“Both history and culture are important facets for a people to protect. One of the ways of doing this is through storytelling.” –David D Plain*
He tempts us with a book launch invitation and a free bowl of Indian corn soup. I smile. I’ve never tasted corn soup before but we’re here (at the Maawn Doosh Gumig Community and Youth Centre in Sarnia, Ontario, Canada) to support David D Plain, a local indigenous writer, and to learn more about his sixth book A Brief History of the Saugeen Peninsula (Trafford Publishing, 2018).
At first, the banquet room appears empty. I didn’t think I was that early. Where was that free soup? (Teasing here!)
Julie from the local indie bookstore waves from behind a display of David’s books. Rosemary from the local cable station adjusts her lights and camera as she prepares to video record the official launch. David (the guest of honour) stands in front of a huge floor length window with a view of the grounds where the Aamjiwnaag First Nation 57th Annual Pow Wow will be held over the weekend. He appears calm and smiles when another familiar person walks into the room.
Lynn, Jane, and Bob are already seated at the front end of the middle tables. James, Norma, Sharon, and I join them. Within minutes, three long rows of tables and chairs fill with other local writers, friends, family, and guests. Some wander to the display area to purchase a book or two. Others ask for David’s signature. It takes a few attempts to settle everyone down.
Wilson Plain, nephew to the guest speaker, introduces his uncle David as the aboriginal historian/author who frequently shares his knowledge about the Ojibwa history and culture.
Not only does David do this in the oral tradition via presentations to Ontario schools and other groups interested in learning more about the indigenous perspective of past events, but he has also preserved his words in the English language by writing four books (three non-fiction and one historical fiction) covering a 250-year period of the Ojibwa. He also has a memoir of his earlier years awaiting publication and a collection of poetry Poems from an Eclectic Mind was published by Trafford Publishing in 2016. Another blog post about David can be found here.
His latest book, A Brief History of the Saugeen Peninsula, features 23 short chapters focusing on the early history of “the Anishnaabek (Ojibwa) of the Saugeen (Bruce) Peninsula as well as their relationship with the Crown during the colonial period of Upper Canada.”
Each chapter is intended to be brief. Written in a simple and straightforward manner, the 122-page book is meant to be an introduction for those who have minimal knowledge about the topic.
The first half briefly highlights key events in history such as the Iroquois battles, the War of 1812, the Treaty of 1836, Paternalism 1860 – 1900, and Modern Times. The second half outlines some of the Saugeen culture between 1700 and 1900 C.E.: language, religion, death customs, trade, sugar camps, gatherings, games, stories, and more.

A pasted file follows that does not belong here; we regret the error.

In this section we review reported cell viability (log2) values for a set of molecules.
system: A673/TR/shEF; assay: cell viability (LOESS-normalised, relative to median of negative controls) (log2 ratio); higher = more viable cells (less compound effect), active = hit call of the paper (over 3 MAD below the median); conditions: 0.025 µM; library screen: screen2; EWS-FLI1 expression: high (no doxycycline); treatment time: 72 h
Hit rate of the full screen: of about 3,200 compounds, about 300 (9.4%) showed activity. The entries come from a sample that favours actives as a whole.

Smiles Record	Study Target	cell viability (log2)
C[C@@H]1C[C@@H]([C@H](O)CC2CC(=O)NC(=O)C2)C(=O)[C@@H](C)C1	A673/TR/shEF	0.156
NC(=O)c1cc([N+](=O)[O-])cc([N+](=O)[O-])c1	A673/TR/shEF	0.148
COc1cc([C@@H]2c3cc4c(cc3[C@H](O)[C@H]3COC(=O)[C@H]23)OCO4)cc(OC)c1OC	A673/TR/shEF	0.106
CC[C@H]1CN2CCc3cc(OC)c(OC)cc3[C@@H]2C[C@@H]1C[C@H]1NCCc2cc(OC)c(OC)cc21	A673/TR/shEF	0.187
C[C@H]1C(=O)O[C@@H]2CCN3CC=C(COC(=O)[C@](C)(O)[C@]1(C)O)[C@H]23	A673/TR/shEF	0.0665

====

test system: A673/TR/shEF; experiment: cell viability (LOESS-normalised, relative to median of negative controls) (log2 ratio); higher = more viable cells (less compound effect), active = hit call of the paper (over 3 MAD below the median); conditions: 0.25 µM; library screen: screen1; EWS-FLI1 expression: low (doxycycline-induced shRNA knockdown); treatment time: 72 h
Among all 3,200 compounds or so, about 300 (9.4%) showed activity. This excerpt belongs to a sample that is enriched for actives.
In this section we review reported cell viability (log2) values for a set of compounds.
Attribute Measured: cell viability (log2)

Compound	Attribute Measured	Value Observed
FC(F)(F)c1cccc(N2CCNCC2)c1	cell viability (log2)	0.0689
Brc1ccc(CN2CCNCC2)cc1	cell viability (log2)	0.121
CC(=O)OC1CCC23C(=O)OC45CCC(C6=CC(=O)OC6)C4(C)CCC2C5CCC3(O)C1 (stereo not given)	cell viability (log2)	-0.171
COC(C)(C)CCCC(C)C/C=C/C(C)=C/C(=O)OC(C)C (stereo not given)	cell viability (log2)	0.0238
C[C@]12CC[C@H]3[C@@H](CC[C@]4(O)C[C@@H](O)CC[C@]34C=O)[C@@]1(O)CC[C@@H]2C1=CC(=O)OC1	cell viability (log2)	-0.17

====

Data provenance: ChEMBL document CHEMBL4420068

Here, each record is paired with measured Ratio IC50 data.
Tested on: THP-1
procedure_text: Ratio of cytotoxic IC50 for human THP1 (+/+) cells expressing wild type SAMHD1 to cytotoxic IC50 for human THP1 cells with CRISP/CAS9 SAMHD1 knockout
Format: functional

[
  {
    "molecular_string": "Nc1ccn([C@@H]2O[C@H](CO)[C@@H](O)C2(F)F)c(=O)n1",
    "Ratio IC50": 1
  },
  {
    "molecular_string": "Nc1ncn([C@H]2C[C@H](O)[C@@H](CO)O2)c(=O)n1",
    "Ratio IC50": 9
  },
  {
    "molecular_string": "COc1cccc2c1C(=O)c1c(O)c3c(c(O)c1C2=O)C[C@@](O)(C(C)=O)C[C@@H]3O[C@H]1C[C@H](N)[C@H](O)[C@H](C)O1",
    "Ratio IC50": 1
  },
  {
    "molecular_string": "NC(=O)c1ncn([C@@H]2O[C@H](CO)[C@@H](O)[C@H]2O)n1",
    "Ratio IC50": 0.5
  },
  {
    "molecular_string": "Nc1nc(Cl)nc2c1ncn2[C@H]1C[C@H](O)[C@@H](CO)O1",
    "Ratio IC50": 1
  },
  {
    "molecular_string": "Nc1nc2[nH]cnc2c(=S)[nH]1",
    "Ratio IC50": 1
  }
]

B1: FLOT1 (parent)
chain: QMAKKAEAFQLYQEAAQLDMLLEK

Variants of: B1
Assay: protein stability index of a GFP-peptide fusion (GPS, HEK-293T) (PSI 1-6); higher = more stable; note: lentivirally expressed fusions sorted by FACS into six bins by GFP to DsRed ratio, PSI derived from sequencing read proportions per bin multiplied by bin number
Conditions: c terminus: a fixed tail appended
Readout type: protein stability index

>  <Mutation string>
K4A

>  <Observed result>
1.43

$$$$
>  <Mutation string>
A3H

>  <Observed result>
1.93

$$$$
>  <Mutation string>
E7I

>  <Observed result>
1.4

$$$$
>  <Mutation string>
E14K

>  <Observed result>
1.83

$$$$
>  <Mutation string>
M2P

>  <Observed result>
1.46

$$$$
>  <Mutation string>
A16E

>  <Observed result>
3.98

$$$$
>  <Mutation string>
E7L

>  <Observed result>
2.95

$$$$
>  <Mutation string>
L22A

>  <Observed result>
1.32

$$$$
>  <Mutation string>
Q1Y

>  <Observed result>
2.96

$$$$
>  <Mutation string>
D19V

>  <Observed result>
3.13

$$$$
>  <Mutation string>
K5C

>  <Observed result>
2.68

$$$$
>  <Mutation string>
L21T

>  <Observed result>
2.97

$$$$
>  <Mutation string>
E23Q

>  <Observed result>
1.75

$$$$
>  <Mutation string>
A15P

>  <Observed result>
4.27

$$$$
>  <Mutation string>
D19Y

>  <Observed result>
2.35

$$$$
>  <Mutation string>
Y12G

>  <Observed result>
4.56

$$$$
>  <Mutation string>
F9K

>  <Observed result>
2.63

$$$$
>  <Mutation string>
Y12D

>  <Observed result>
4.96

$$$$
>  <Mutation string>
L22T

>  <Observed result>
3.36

During the launch, David shares several stories and excerpts from his book.
For example, “Lake Huron produced very large lake trout,” reads David, “Major Strickland was travelling on a schooner bound for Mackinaw in the early 1800’s when met by nine canoes of Ojibwa fishermen who came on board to barter. One of the passengers traded for a lake trout weighing “no less than seventy-two pounds.””
In another excerpt, he shares, “After wintering in small family hunting camps they would congregate at various sugar bushes in groups of six or so families. This gathering would take on an almost festival atmosphere as old acquaintances were renewed after a long and isolated winter.”
A lover of history and a member of the Aamjiwnaag First Nation, David explains the book was written in honour of his grandparents Eleanor and Joseph Root who were members of the Saugeen Ojibwa Nation.
In the book’s preface, he states, “I have spent many hours studying first-hand accounts and source documents as well as listening to oral history as told by the elders. This, as well as research methodologies learned along the way to a graduate level education, has qualified me to act as an aboriginal historian.”
A lively question period and book signing follow his informative reading. As promised, bowls of FREE Indian corn soup (courtesy of Audrey Jacobs) and a platter of home-made oven bread (courtesy of Chris Williams) await the guests.
Feeling adventurous, I stay for lunch. Mmmmm. With one spoonful of soup and a bite of bread, I drift back into another era and try to make sense of it all. A copy of David D Plain’s book settles in my purse. I look forward to reading it over the summer.
*From the book A Brief History of the Saugeen Peninsula (Trafford Publishing, 2018) Page 85 Used with permission from the author © Copyright 2018 David D Plain
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Coming soon, a review of Our Plan to Save the World featuring five authors including Lambton County writer Phyllis Humby. Also a ‘Q & A’ feature with British Columbia writer Bernice Lever.